The text and illustrations of Stars capture the many moods of childhood. There is the happiness of spending time with friends and the sadness of being alone on the swings. Marla Frazee's artwork is pitch perfect in reflecting the beauty of the stars and what they can mean to a child. A great writing activity to accompany this book would be to create a star booklet that contained student reflections on stars. There are also several examples of similes that could be used to teach figurative language. If you are looking for a special book to give to a primary teacher this season, Stars would be a nice choice.

Sunday, December 4, 2011

Nonfiction Monday: Bug Shots

Bug Shots: The Good, the Bad, and the Bugly
written by Alexandra Siy and photomicrographs by Dennis Kunkel
2011 (Holiday House)
Source: Orange County Public Library

Check out Nonfiction Monday at Gathering Books

Are bugs criminals? Bug Shots seeks to answer this question by  sorting out the good bugs and the bad bugs. Readers are encouraged to join the FBI and become a Fellow Bug Investigator. Mug shots of these "criminals" are photomicrographs which give you a close-up look of these potential villains. This is such a smart approach to attracting students to the study of entomology. After the introductory chapter, readers meet the worst offenders. These are the bugs like bedbugs and mosquitoes that cause a great deal of physical harm to humans. In the next chapter, you meet the "common criminals". These are beetles that chew through crops, forests, and other valuable items. Other insects featured later on include identity changers like butterflies and moths, and those that carry concealed weapons like bees and wasps. The final chapter decides which "bad guys" are really good and those who deserve a hefty punishment.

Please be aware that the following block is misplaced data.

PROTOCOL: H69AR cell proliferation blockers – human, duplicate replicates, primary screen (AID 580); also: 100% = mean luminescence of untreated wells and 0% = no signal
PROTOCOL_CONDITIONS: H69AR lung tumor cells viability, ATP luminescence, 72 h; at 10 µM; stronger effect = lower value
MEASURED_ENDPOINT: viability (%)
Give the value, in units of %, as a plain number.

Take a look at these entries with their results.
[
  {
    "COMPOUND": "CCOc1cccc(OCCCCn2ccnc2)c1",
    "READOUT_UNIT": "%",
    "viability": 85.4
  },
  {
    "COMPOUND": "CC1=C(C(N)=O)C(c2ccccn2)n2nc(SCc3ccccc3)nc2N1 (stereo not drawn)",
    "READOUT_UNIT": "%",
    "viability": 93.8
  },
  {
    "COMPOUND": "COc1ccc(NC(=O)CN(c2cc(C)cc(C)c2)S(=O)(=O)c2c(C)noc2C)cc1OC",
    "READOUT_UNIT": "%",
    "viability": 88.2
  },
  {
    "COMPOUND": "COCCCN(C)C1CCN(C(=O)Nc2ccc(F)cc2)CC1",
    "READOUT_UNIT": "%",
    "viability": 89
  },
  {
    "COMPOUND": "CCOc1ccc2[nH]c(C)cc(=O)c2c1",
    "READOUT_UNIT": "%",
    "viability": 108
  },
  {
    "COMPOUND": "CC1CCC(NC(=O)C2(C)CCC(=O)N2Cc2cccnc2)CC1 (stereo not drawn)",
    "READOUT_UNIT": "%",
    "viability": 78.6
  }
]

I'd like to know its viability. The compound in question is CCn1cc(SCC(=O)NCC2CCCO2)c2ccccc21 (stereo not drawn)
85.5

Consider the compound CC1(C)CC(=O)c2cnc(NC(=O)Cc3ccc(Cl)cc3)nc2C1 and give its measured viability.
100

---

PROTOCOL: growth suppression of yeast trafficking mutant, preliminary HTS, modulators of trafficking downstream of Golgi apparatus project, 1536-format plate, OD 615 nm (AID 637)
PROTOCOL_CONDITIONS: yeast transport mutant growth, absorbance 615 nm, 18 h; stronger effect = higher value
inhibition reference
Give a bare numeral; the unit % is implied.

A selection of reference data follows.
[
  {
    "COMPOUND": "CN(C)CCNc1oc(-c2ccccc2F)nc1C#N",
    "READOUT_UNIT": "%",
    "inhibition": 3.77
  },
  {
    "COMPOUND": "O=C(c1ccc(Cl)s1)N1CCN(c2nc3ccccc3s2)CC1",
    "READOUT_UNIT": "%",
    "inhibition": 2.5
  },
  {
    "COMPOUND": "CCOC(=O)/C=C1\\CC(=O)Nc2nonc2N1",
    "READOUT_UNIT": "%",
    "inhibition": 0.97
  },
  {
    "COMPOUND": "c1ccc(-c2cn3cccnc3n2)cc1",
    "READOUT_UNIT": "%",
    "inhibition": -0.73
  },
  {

Alexandra Siy's combination of cool facts, clever writing, and humor make this book a winner. The photomicrographs are amazing. You see so many details. One activity in the classroom that instantly jumped to mind when reading Bug Shots was to create wanted posters. Students could be divided up according to the categories in the book. This would be a fun writing activity. You could also create a ten most wanted list. Bug Shots is a unique look at an amazing part of the animal kingdom.

Friday, December 2, 2011

STEM Friday: How Does Medicine Know Where You Hurt?

Wonderopolis: How Does Medicine Know Where You Hurt?
November 30, 2011

Check out STEM Friday at Archimedes Notebook

Thanks to Mary Lee and Franki at A Year of Reading, I found out about Wonderopolis, which is a daily nonfiction article accompanied by a video and links for further research. Each article begins with a bulleted summary of the article. The text is written on about a 4th or 5th grade level, but you could easily use it as a read aloud in lower grades as well.

Wednesday's article was about pain relievers and  how your body knows where to send the medicine that you take to heal it. Prostaglandin is a chemical sent out by cells to tell the brain where pain is happening in the body. The pain reliever that has gone through your stomach and into the blood stream goes throughout your body with the purpose of stopping cells from transmitting this chemical. Fascinating stuff!

There are several ways you can use Wonderopolis articles in your classroom. I have two computers in my classroom and each daily article is available during Reader's Workshop when my students are independently reading. It is especially helpful for those students who do not read a lot of nonfiction. I will also use an article during read aloud when I am teaching a strategy or skill or just for enjoyment. Wonderopolis is a terrific resource for classroom teachers.